Cатсн²² (in)sесuяitу / ChrisJohnRiley

Because we're damned if we do, and we're damned if we don't!

Blackhat Europe Day 1 Roundup

bh2008Well it’s almost the end of day 1 at Blackhat Europe in Amsterdam. Thanks to Didier Stevens I was lucky enough to get a press pass at the last minute (and yes I do mean last minute). After a frantic search for flights and a friends place to sleep at, all was sorted.

What better way to kick-off the first day than Charlie Miller and Vincenzo Iozzo talking about OSX andd iPhone exploitation. The talk focuses less on exploitation of these platforms (no more free bugs after all), and was more aimed as post exploitation and payload techniques. A very technical overview of how userland-exec was used to inject a payload into a running process. If this sounds familiar then it should, as Meterpreter (or Metasploit fame) works in roughly the same way. However instead of injecting into a DLL, an OSX binary is used. Charlie has ported a number of the existing Meterpreter features too the OSX platform (or Macerpreter as he called it). The lastest version of Metasploit SVN already has this mew feature available for test (see osx/x86/meterpreter). Most of the Meterpreter functionality is included, however the ability to migrate between processes, as well as a couple of other minor commands (route table and idel time) aren’t available. However as an addition to the functionality, Charlie has added a “takepic” command that uses the mac’s iSight camera to take a picture and store it in the /tmp of the exploited machine. As he said, these are all just features to be built on, now that the basics are there. I’m looking forward to getting my OSX system running in the lab and testing some of the functionality for myself. But that will have to wait.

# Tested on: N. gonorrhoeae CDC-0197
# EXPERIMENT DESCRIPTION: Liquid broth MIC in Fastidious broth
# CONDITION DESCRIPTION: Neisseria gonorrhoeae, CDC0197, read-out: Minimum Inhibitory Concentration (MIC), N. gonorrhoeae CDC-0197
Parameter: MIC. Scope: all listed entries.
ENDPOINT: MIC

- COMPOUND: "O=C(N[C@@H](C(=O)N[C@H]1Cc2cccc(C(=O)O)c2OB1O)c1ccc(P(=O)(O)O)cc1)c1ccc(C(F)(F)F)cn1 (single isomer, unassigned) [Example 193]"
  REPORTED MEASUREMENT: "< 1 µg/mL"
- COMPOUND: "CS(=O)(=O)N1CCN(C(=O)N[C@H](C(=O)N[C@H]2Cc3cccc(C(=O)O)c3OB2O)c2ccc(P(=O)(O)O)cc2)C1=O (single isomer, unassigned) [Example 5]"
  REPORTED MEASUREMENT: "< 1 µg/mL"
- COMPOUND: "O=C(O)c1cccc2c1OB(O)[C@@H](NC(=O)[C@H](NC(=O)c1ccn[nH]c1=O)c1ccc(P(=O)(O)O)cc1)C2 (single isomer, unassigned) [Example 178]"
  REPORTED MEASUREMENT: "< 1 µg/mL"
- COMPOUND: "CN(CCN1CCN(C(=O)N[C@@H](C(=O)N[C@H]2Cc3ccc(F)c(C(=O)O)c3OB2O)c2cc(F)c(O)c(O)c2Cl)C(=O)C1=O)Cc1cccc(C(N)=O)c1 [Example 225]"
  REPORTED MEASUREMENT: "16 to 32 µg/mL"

To finish off Vincenzo talked us through the reasons why iPhones that have been jailbroken are more vulnerable to attack than the standard firmware. It appears that some recent research into iPhone exploitation doesn’t take into consideration that the jailbroken iPhone firmware disables application signing and makes the platform more prone to exploitation. Researchers at some recent conferences have given talks about generic iPhone issues that may only be limited to jailbroken systems. This is something to look out for in the coming weeks as questions start being asked.

I suggest you pickup a copy of the slides as soon as they’re released as there is a whole lot of information here about iPhone’s XN bit and how OSX’s ASLR functions that I can’t really go into here.